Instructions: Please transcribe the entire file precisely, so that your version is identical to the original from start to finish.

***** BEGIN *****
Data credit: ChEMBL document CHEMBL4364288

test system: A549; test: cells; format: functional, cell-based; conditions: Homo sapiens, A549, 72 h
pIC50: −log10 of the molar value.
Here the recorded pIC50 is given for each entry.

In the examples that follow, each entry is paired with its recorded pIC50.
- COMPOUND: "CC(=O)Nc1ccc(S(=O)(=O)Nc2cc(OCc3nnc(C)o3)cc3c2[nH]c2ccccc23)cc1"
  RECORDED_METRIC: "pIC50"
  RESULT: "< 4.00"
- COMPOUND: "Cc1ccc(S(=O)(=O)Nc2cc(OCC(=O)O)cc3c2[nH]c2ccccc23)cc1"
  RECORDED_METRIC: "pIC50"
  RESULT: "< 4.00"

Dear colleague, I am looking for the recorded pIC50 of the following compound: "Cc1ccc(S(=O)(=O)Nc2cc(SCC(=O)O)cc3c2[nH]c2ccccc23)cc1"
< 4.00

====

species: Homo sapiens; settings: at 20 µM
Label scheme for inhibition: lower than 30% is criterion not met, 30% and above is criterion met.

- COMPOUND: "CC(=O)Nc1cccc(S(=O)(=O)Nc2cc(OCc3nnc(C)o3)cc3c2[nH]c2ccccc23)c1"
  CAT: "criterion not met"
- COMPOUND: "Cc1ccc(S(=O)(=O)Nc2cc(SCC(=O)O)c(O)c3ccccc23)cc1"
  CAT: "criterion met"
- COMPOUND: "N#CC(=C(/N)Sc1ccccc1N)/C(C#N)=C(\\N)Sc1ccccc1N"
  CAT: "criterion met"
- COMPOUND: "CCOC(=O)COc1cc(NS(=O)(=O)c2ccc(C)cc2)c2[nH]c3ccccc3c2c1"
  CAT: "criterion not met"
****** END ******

Data credit: ChEMBL document CHEMBL4364288

test system: A549; test: cells; format: functional, cell-based; conditions: Homo sapiens, A549, 72 h
pIC50: −log10 of the molar value.
Here the recorded pIC50 is given for each entry.

In the examples that follow, each entry is paired with its recorded pIC50.
- COMPOUND: "CC(=O)Nc1ccc(S(=O)(=O)Nc2cc(OCc3nnc(C)o3)cc3c2[nH]c2ccccc23)cc1"
  RECORDED_METRIC: "pIC50"
  RESULT: "< 4.00"
- COMPOUND: "Cc1ccc(S(=O)(=O)Nc2cc(OCC(=O)O)cc3c2[nH]c2ccccc23)cc1"
  RECORDED_METRIC: "pIC50"
  RESULT: "< 4.00"

Dear colleague, I am looking for the recorded pIC50 of the following compound: "Cc1ccc(S(=O)(=O)Nc2cc(SCC(=O)O)cc3c2[nH]c2ccccc23)cc1"
< 4.00

====

species: Homo sapiens; settings: at 20 µM
Label scheme for inhibition: lower than 30% is criterion not met, 30% and above is criterion met.

- COMPOUND: "CC(=O)Nc1cccc(S(=O)(=O)Nc2cc(OCc3nnc(C)o3)cc3c2[nH]c2ccccc23)c1"
  CAT: "criterion not met"
- COMPOUND: "Cc1ccc(S(=O)(=O)Nc2cc(SCC(=O)O)c(O)c3ccccc23)cc1"
  CAT: "criterion met"
- COMPOUND: "N#CC(=C(/N)Sc1ccccc1N)/C(C#N)=C(\\N)Sc1ccccc1N"
  CAT: "criterion met"
- COMPOUND: "CCOC(=O)COc1cc(NS(=O)(=O)c2ccc(C)cc2)c2[nH]c3ccccc3c2c1"
  CAT: "criterion not met"